• Optimizing QoS is Purely Subjective and therefore Indefinite

    By Dennis Crouch

    Intellectual Ventures I LLC v. T-Mobile USA, Inc. (Fed. Cir. 2018)

    Delaware Chief Judge Stark ruled on summary judgment that T-Mobile did not infringe IV’s  U.S. Patent No. 6,640,248. The district court also found claim 20’s means-plus-function limitation left that claim indefinite.  On appeal, the Federal Circuit reversed claim construction and thus vacated on non-infringement — however, the court affirmed on indefiniteness.

    Indefiniteness: The indefiniteness doctrine is codified within 35 U.S.C. 112(b), which requires each claim be “particular” and “distinct.”  The Supreme Court’s most recent statement on the doctrine requires that claims delineate their scope with “reasonable certainty.”  Although I have not checked into the stats recently, my somewhat educated prior is that the district courts have followed the Federal Circuit’s lead in usually giving issued patents a ‘pass’ on definiteness — much like utility.  The one major exception is the area of of means-plus-function claims.

    35 U.S.C. 112(f) allows for claims to include particular elements “expressed as a means … for performing a specified function without the recital of structure, material, or acts in support thereof.”  However, when MPF style is used the Federal Circuit requires that at least one example of a the corresponding omitted structure be described within the patent specification. 

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  • Damian Porcari – Detroit Patent Office

    Damian Porcari – Detroit Patent Office

    I am happy to announce that Damian Porcari has been sworn-in as the new USPTO Midwest Regional Office director in Detroit. Porcari has been a longtime fixture in the Michigan intellectual property circles — and “retired” from his position as Director of Licensing and Enforcement for Ford in 2017 after 28 years with the company.  Congratulations!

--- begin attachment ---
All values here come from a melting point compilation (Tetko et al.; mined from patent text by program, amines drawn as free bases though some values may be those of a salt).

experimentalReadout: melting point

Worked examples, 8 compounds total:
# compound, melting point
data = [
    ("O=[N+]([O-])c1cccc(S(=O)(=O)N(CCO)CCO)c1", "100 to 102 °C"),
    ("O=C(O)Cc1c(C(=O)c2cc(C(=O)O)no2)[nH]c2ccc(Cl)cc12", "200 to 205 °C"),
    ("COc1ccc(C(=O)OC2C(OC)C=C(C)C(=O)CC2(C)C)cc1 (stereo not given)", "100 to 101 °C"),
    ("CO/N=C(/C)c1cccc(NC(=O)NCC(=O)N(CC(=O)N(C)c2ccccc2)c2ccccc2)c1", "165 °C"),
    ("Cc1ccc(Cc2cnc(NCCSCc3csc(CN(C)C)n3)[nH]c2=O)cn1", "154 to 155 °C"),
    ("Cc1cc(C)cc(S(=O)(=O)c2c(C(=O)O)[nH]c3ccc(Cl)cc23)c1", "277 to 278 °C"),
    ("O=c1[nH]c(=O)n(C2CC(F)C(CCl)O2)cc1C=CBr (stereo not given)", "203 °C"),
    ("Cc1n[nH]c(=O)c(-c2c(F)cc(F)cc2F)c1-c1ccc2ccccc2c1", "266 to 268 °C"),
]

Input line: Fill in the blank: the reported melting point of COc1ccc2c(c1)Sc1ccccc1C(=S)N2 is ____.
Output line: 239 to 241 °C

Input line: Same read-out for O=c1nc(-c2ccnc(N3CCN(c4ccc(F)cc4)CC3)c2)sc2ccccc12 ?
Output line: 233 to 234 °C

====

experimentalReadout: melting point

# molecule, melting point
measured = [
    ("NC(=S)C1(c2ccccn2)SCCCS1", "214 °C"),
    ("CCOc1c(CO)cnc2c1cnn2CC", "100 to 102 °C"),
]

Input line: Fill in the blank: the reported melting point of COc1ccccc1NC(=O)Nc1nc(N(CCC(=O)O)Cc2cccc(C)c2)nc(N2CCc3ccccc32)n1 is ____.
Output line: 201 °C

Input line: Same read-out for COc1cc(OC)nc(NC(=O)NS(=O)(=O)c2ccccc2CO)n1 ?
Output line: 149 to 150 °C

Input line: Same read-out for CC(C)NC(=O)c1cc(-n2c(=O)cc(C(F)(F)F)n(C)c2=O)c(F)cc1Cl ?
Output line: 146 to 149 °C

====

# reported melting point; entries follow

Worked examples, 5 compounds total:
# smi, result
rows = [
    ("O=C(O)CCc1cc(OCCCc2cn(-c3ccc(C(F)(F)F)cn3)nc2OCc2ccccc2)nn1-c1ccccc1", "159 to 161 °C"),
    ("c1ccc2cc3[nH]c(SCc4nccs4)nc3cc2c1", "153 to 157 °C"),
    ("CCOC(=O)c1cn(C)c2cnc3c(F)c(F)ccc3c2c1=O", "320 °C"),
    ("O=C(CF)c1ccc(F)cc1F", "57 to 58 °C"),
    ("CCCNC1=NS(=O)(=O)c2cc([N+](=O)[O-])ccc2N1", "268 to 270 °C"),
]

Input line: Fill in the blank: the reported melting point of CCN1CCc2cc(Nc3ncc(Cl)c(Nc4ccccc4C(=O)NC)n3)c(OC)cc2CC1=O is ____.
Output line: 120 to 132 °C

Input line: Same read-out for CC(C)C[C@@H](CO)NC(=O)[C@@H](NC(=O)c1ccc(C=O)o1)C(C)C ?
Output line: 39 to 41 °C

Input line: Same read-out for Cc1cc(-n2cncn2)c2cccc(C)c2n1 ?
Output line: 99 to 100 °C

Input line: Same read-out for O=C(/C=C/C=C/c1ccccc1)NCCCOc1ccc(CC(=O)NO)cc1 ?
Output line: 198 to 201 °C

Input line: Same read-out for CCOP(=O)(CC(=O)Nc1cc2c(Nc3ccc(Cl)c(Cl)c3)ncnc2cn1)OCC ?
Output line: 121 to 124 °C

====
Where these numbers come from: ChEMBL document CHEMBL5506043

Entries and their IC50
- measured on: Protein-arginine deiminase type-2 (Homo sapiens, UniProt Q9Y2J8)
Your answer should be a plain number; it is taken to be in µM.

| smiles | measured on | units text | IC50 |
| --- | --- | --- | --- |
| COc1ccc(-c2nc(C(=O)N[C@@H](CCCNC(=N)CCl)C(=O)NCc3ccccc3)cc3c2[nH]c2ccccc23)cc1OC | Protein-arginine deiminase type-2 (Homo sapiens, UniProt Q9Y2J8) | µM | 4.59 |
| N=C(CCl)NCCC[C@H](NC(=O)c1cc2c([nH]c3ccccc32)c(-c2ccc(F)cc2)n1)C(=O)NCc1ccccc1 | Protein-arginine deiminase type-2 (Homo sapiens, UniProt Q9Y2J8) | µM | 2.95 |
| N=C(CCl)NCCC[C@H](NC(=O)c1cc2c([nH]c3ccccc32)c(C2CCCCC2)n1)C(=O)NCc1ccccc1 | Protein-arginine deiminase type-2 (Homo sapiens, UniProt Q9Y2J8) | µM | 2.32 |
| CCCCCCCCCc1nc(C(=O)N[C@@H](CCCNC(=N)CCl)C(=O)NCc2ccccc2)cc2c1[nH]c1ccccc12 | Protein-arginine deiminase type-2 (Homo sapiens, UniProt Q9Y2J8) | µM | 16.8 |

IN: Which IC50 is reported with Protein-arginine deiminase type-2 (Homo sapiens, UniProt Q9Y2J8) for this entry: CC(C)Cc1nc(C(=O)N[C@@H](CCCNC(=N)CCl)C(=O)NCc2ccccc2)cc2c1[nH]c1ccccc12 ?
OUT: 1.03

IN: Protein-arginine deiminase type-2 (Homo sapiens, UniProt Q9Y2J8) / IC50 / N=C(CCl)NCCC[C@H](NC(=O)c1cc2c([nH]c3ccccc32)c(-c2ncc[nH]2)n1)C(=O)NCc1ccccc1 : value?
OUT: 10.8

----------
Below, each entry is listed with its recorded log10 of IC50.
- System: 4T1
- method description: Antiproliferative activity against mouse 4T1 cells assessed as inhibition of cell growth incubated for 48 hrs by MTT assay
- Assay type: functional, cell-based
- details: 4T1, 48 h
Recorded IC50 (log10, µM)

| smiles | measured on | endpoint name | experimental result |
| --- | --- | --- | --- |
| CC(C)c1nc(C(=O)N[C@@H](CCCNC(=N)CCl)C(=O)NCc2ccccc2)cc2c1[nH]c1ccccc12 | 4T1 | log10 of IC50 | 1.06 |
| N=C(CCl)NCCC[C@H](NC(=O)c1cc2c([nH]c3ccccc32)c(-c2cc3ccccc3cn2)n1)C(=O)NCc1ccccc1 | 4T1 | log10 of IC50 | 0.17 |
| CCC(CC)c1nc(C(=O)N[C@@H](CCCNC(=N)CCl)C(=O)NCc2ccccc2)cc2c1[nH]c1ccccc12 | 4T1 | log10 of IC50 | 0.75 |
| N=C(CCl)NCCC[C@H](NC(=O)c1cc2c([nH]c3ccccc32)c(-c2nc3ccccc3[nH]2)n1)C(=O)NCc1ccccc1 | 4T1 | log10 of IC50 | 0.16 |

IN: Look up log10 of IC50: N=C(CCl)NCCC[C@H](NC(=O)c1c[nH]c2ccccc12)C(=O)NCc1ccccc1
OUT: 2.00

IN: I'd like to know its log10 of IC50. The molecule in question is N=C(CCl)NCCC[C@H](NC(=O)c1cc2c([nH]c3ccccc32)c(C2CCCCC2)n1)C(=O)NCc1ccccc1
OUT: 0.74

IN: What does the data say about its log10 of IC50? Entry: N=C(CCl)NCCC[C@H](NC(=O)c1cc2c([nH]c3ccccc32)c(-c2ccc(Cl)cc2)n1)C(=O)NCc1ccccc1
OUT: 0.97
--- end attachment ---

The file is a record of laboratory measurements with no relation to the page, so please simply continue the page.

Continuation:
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  • Preventing a Graffiti Copyright Infringement Lawsuit

    Filming and photographing in public venues – parks, streets, subway stations – for ads, TV spots and social media videos can produce exciting, creative results for advertising campaigns, but companies advertising should be careful when using shots featuring graffiti in the background. It may be protected by copyright law. Even if the graffiti has not been lawfully created, but rather produced in an act of vandalism or trespass, the artist could raise a copyright infringement claim that could…

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  • Preventing a Graffiti Copyright Infringement Lawsuit

    Filming and photographing in public venues – parks, streets, subway stations – for ads, TV spots and social media videos can produce exciting, creative results for advertising campaigns, but companies advertising should be careful when using shots featuring graffiti in the background. It may be protected by copyright law. Even if the graffiti has not been lawfully created, but rather produced in an act of vandalism or trespass, the artist could raise a copyright infringement claim that could…

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    $$ As the wire-free area may be up to 300 mm in width, this hot spot region may also be at least 300 mm in width. / ワイヤーの無い領域は、…

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  • Inside Views: New Health Ministry Of Chile Reaffirms Path To Compulsory Licence For Hepatitis C Drugs